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Heat stress in forestry work

Staal Wästerlund, Dianne (2001). Heat stress in forestry work. Diss. (sammanfattning/summary) Umeå : Sveriges lantbruksuniv., Acta Universitatis agriculturae Sueciae. Silvestria, 1401-6230 ; 213
ISBN 91-576-6097-2
[Doctoral thesis]

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Abstract

An intrinsic characteristic of forestry work is that it is an outdoor activity, exposing its workers to the prevailing climate conditions. For a large majority of forest workers this implies being exposed to warm conditions while performing physically strenuous work. The overall aim of the thesis was to study effects of heat stress on the health and productivity of forest workers using manual working methods. Studies were made to evaluate the ISO heat stress measurement methods in forestry and the effects of dehydration on the health and productivity of forest workers in manual thinning. The studies were conducted in North East Zimbabwe in September-October 1996. Three metabolic rate assessment methods of ISO 8996 were compared. Large variations between the assessments were found depending on the method chosen. Differences between the ISO heat stress indices in heat stress risk assessment were found as well as unacceptable variations in the assessment of allowable exposure times with ISO 7933. It seems therefore questionable that today's standard methods are able to guide manager of forest operations in reliable heat stress risk management. The consumption of a fluid level assuring full hydration resulted in a significant lower percentage of heart rate reserve used, as well as a considerable reduction of time consumption when compared to consumption of a fluid level leading to mild dehydration. It was found that during harvesting, the responses of the forest workers on the fluid consumption levels were affected by their physical condition as well as their work manner and that changes in work manner had occurred between the fluid consumption levels for some workers. Moreover an accumulating effect of inadequate fluid consumption over days was found on the time consumption. As these results were obtained in mildly warm climate conditions, it is recommended to extend ILO's recommendation to drink at least 5 litres of water per work day during heavy forestry work also to temperate climate condition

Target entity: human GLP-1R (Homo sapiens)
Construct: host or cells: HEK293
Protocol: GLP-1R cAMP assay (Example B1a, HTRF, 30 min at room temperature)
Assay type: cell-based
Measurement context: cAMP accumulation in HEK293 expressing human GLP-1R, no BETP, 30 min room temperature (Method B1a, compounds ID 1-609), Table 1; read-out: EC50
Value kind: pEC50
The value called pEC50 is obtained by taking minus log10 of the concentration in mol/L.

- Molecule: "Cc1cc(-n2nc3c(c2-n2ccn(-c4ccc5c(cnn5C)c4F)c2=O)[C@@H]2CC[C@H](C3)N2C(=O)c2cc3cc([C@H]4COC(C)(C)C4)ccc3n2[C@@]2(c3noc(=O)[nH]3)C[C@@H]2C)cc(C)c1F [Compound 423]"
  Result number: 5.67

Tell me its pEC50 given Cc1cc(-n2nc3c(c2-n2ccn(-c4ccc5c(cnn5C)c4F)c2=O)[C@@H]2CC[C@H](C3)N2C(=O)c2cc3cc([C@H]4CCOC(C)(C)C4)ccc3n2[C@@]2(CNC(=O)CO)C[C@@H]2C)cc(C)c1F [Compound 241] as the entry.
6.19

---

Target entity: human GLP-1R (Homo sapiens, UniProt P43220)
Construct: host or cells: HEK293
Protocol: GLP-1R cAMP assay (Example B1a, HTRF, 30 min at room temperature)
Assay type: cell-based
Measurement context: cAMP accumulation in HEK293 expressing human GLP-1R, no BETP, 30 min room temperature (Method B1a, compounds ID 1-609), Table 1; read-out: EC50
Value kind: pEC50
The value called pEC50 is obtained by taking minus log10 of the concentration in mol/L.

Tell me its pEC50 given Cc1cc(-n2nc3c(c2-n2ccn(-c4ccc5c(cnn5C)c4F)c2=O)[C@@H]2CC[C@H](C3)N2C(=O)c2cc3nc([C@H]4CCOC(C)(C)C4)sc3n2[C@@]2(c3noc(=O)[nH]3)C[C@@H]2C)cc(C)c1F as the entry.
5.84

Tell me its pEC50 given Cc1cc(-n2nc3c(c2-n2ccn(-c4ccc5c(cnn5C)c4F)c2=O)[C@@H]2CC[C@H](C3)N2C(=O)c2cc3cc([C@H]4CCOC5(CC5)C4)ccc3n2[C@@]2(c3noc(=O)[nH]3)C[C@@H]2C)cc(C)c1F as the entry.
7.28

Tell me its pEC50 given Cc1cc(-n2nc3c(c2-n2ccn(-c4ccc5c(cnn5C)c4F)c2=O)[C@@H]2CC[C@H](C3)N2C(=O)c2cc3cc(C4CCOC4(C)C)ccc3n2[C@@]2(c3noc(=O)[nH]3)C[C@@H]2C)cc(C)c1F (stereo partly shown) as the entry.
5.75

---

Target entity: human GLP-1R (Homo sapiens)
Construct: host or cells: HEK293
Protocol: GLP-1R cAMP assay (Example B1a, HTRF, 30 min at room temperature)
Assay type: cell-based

Authors/Creators:Staal Wästerlund, Dianne
Title:Heat stress in forestry work
Year of publishing :January 2001
Volume:213
Number of Pages:22
Papers/manuscripts:
NumberReferences
ALLI. Staal Wästerlund, D. 1998. A review of heat stress research with application to forestry. Applied Ergonomics, 29(3):179-183. II. Staal Wästerlund, D. & Chaseling, J. 2001. Physiological and labour-productive effects of fluid consumption during forestry work. (Submitted manuscript). III. Staal Wästerlund, D. 2001. Evaluation of methods for estimating the metabolic rate according to ISO 8996 in forestry work. (Submitted manuscript). IV. Staal Wästerlund, D., Chaseling, J. & Burström, L. 2001. The effect of fluid consumption on the forest workers' performance strategy (Manuscript
Place of Publication:Umeå
ISBN for printed version:91-576-6097-2
ISSN:1401-6230
Language:English
Publication Type:Doctoral thesis
Full Text Status:Public
Agris subject categories.:T Pollution > T10 Occupational diseases and hazards
Subjects:Not in use, please see Agris categories
Agrovoc terms:forest workers, physical activity, heat stress, working conditions, health, standards, dehydration
Keywords:ISO standards, physical workload, occupational health, labour productivity, dehydration, manual forestry work, working conditions
ID Code:16
Department:(S) > Institutionen för skogsskötsel
Deposited By: Staff Epsilon
Deposited On:03 May 2002 00:00
Metadata Last Modified:02 Dec 2014 10:01

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